The publication of the complete M. tuberculosis genome sequence [5] offered opportunities to implement screening campaigns focused on the identification of low molecular mass chemical compounds that inhibited the activity of target enzymes. These protein targets were selected based on gene essentiality and were purified, crystallized and had their binding sites identified. Although target-based enzymatic assays, which evaluate in vitro inhibition of protein activity and small chemical compounds with lower inhibition dissociation constant values (larger affinity values), are selected based on the assumption that they will be translated into target specificity, these efforts have not yielded new anti-TB agents, as target-based in vitro screening of enzyme inhibitors neglect essential factors, including cell wall permeability, metabolic stability and target vulnerability [6]. With few exceptions that confirm the norm, current antibacterial drugs and compounds in clinical trials target well-established functions in macromolecular synthesis, namely, cell wall, protein and nucleic acids [7]. Indeed, all current TB drugs were discovered in whole-cell screens for inhibition of M. tuberculosis growth or growth of a surrogate of M. tuberculosis [6].
Accordingly, there has been a revival on the interest of phenotypic drug discovery approaches based on their potential to address the incompletely understood complexity of diseases, their promise of delivering first-in-class drugs and major advances in the tools for cell-based phenotypic screening [8]. Ideally, phenotypic drug discovery campaigns utilize physiologically relevant models that are linked to patient-derived biology, which in turn may self-select small molecule phenotypic hits affecting pathways and protein targets most relevant to the disease of interest [9]. Although phenotypic drug screening interrogates a larger molecular target space, primary hits are rarely target-specific [8,10]. It has been pointed out that the classification of drugs as “phenotypically discovered” is somewhat inconsistent and that the majority of successful drug discovery programs combine target knowledge and functional cellular assays to identify drug candidates with the most advantageous molecular mechanism of action [8]. A balanced approach thus appears to be more appropriate for chemotherapeutic development of anti-TB agents. Incidentally, a thorough review on target-based whole-cell phenotypic screening strategies for anti-TB drug discovery has been reported [6]. Target-based whole-cell screening is designed to identify compounds that can penetrate the cell envelope and inhibit the target protein within the cellular environment.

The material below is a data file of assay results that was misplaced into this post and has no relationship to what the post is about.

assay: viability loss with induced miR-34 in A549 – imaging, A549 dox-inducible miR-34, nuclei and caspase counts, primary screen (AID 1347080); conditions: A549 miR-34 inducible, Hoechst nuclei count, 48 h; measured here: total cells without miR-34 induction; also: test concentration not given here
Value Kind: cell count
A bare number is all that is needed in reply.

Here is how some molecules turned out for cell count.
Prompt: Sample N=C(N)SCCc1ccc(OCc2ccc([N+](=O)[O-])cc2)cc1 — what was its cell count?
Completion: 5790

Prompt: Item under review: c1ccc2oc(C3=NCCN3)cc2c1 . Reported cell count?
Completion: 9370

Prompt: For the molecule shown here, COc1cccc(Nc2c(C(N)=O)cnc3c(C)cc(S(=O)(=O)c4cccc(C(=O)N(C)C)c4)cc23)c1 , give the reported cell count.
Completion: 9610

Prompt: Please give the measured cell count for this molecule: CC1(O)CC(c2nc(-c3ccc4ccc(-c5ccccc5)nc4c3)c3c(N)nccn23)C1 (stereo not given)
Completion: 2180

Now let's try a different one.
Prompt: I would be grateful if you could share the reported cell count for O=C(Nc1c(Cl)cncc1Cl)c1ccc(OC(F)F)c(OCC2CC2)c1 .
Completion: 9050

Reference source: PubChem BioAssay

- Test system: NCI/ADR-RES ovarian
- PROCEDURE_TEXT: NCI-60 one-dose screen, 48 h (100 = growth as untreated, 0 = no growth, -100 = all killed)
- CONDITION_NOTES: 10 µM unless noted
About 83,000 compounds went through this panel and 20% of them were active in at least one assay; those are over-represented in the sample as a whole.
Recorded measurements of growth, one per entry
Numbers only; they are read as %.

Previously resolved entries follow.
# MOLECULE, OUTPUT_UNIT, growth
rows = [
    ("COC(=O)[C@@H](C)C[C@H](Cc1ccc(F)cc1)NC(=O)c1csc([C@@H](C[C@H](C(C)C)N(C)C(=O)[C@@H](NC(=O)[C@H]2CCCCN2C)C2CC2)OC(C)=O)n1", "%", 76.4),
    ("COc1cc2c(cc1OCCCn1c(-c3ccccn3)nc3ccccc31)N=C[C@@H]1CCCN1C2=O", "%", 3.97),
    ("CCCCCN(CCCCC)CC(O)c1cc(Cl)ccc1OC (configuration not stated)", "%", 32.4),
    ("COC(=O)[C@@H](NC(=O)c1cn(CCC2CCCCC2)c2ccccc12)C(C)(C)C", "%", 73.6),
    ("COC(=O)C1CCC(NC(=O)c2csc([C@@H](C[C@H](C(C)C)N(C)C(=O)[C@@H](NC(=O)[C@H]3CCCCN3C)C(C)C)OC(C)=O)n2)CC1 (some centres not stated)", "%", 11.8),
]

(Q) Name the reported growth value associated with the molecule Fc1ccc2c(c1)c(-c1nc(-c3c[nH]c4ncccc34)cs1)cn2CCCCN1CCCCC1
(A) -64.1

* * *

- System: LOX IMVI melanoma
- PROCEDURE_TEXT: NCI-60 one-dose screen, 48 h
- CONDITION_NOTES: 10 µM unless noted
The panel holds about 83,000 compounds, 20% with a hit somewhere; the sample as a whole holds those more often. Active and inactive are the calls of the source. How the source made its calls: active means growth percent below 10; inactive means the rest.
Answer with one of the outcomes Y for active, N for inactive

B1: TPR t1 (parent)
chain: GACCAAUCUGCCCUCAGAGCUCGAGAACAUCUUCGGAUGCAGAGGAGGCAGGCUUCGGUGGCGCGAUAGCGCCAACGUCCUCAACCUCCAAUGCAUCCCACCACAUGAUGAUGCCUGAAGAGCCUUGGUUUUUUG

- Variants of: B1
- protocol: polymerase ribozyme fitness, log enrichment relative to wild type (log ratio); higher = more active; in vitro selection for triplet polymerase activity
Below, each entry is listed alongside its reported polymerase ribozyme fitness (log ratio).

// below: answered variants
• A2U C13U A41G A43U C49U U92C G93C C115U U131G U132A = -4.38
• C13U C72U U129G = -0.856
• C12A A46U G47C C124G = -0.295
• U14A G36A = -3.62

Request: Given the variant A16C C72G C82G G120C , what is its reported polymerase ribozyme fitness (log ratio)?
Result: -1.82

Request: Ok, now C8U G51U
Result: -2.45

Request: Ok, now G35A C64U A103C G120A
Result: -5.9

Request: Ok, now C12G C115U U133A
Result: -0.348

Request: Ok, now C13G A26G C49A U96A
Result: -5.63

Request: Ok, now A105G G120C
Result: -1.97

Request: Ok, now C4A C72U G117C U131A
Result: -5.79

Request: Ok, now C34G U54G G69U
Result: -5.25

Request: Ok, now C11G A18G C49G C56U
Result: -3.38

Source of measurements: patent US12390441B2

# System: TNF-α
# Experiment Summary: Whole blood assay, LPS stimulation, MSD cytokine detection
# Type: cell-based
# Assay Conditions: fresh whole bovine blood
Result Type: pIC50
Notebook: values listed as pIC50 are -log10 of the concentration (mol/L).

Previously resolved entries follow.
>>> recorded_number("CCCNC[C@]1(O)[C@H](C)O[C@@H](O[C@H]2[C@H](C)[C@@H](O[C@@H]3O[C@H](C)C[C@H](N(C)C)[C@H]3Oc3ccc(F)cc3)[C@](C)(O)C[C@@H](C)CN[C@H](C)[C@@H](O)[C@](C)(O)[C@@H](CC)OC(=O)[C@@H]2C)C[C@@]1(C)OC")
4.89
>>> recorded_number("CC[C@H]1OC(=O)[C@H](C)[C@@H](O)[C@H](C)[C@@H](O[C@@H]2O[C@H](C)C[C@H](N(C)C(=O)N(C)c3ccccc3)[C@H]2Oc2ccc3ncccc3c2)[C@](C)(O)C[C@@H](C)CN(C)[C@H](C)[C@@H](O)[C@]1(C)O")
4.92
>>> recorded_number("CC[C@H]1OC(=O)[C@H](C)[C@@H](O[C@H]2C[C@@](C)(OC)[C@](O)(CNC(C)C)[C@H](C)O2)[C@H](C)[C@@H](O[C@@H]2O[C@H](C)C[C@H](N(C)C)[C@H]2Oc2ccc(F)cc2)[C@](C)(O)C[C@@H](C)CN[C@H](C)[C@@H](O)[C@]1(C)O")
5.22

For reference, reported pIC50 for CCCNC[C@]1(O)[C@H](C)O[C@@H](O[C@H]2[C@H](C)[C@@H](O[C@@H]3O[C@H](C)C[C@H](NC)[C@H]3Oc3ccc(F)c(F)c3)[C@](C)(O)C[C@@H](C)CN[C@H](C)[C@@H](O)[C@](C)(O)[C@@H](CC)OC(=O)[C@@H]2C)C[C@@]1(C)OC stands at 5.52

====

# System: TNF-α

Advantages of the target-based approach to the development of new chemical entities (NCEs) to treat TB are as follows: 1) the ability of performing in vitro high-throughput screening campaigns, 2) the search and identification of lead compounds with defined molecular mechanisms against a defined target, 3) the analysis of compounds with a favorable cost/benefit ratio, 4) the development, even in the initial stages, of compounds with selective toxicity (e.g., enzymes of essential pathways that are absent from the human host), 5) structural data of the target, when available, help guide medicinal chemistry efforts to improve pharmacodynamics and pharmacokinetics, 6) the pre-clinical evaluation of lead compounds and 7) generation of patents if a new chemical scaffold is proposed. Moreover, phenotypic screening efforts may be followed by identification of target(s) and, if amenable, heterologous expression, purification, protein assay and structural determination to help guide medicinal chemistry efforts (closing full circle). In both cases, small molecule prioritization from target-based drug discovery and phenotypic drug discovery would benefit from a deeper appreciation of the mode of action and target engagement profile [9].

1.3. Preferable Characteristics of Targets and Enzyme Inhibitors/Anti-TB Agents

Amongst limitations of the target-based approach is that the target may not be relevant in the disease pathogenesis setting, thus placing a major emphasis on target validation. An ideal target for antibiotic development should be essential for in vivo growth of the pathogen, be drug vulnerable and be druggable. A typical first step to establish essentiality of a gene product is genome manipulation of bacilli (knockout experiments). Interestingly, mycobacterial CRISPR interference has recently been employed for the rapid validation of target essentiality and compound mode of action [11]. However, not all essential gene products are equally vulnerable to drug mode of action and the target must be accessible to chemical inhibition [6]. An essential gene product that requires drug binding to 100% of intracellular protein target sites is not vulnerable as the required high target engagement to effect a physiological change is unlikely to be achieved in the intracellular context. Therefore, a druggable target should be both essential and vulnerable.